Infowars host Alex Jones was found in contempt of court Wednesday for failing to show up to his deposition in a defamation lawsuit filed by the families of those who were killed in the Sandy Hook Elementary School shooting.
The Connecticut judge who handed down the ruling, Barbara Bellis, said Jones will be fined $25,000 per weekday until he has sat for two days of depositions. The penalty will begin Friday and will increase by $25,000 for each successive weekday Jones does not appear for his depositions.
Jones was due to be deposed last week on March 23 and 24 but failed to show up, claiming illness. Bellis says there isn’t enough evidence to show that health problems were a valid reason for Jones’ absence, as he has not been hospitalized.
In fact, while lawyers for Jones argued in a hearing last week that their client was ill and on doctor’s orders not to leave his home, he was hosting an Infowars show live at a studio outside his residence.
Infowars is an American far-right media website famous for sharing conspiracy theories and fake news. Jones used the show as a platform to spread a hoax that the Sandy Hook shooting never occurred.
Bellis said in Wednesday’s hearing, “It is clear … that the plaintiffs here simply want and are entitled to the deposition of Mr. Jones and that Mr. Jones has continued to attempt to deliberately disregard the court’s orders and attempts to manipulate the court process.”
“While paying the fees and court’s costs will reimburse the plaintiffs for costs incurred in attempting to procure Mr. Jones’ deposition, it is not a substitution for his testimony.”
Christopher Mattei, a lawyer representing the families of Sandy Hook victims, argued that a warrant should be made for Jones’ arrest for flouting the court orders.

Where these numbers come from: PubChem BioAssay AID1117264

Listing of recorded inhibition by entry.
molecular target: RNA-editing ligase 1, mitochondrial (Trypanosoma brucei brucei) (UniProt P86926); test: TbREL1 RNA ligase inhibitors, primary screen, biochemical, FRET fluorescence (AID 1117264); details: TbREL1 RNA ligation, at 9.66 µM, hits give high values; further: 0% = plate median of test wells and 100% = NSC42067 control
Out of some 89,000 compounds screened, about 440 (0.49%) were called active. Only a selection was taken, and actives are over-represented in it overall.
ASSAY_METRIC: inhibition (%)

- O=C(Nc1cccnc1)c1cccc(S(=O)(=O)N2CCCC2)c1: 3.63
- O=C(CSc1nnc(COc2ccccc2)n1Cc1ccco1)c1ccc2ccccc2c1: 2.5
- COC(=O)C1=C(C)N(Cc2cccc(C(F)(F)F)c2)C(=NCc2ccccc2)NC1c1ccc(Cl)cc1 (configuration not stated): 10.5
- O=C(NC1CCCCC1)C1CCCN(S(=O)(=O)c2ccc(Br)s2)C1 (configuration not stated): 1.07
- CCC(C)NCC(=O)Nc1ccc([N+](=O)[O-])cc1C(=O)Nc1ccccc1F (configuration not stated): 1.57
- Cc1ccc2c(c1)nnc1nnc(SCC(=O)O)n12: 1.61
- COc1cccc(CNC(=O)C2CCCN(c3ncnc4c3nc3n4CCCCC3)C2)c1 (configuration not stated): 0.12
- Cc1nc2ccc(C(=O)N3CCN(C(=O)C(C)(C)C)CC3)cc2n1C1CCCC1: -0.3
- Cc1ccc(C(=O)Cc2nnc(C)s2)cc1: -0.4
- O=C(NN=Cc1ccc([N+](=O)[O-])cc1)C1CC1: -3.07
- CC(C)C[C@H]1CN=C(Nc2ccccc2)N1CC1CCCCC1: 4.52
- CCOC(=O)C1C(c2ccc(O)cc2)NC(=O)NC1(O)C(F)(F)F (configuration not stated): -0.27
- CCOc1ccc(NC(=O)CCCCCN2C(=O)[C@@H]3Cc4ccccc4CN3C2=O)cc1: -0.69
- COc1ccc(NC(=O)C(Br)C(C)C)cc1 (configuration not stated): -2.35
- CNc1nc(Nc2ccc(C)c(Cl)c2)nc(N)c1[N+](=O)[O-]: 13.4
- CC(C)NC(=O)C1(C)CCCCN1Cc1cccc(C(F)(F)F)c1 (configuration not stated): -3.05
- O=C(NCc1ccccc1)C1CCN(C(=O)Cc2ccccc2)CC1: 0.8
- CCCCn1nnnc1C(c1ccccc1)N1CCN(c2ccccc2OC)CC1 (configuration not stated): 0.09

“It seems to us that Mr. Jones has made a deliberate decision that he would rather suffer the contempt of court rather than expose himself to deposition,” Mattei said.
While Bellis did not grant the request, she did say that the plaintiffs could pursue an arrest in Texas, where Jones resides.
In November 2021, Bellis ruled that Jones was liable for defaming the Sandy Hook shooting victims.
After the 2012 shooting took place, resulting in the deaths of 20 schoolchildren and six educators, Jones told his large audience that the massacre was a “giant hoax” carried out by crisis actors. He also claimed that the event was set up by opponents of the Second Amendment in the U.S.
Families of the Sandy Hook victims said they have since been subject to harassment and death threats from Jones’ followers because of the conspiracy theory promoted on his show.
Jones eventually retracted his claims that the Sandy Hook massacre was a hoax, when in a 2019 sworn deposition Jones claimed it was a form of “severe psychosis” that caused him to believe and spread conspiracy theories, including that the massacre was staged.
On Tuesday, the families of the Sandy Hook victims rejected a proposed settlement from Jones for $120,000 per plaintiff.
Representatives for the families wrote that the settlement was a “transparent and desperate attempt by Alex Jones to escape a public reckoning under oath with his deceitful, profit-driven campaign against the plaintiffs and the memory of their loved ones lost at Sandy Hook.”
A jury will determine the amount of damages Jones is to pay to the Sandy Hook families.
Bellis said that Jones’ contempt conviction “will be purged” once he has completed his full deposition in Connecticut by April 15. He can also request reimbursement for the fines following the completion of his court duty.
A lawyer for Jones requested that the Connecticut law office grant a stay of its COVID-19 protocols, and allow Jones to give his deposition without wearing a mask — as wearing the protective equipment is “something Jones is not willing to do.”
— with files from Global News’ Sarah Do Couto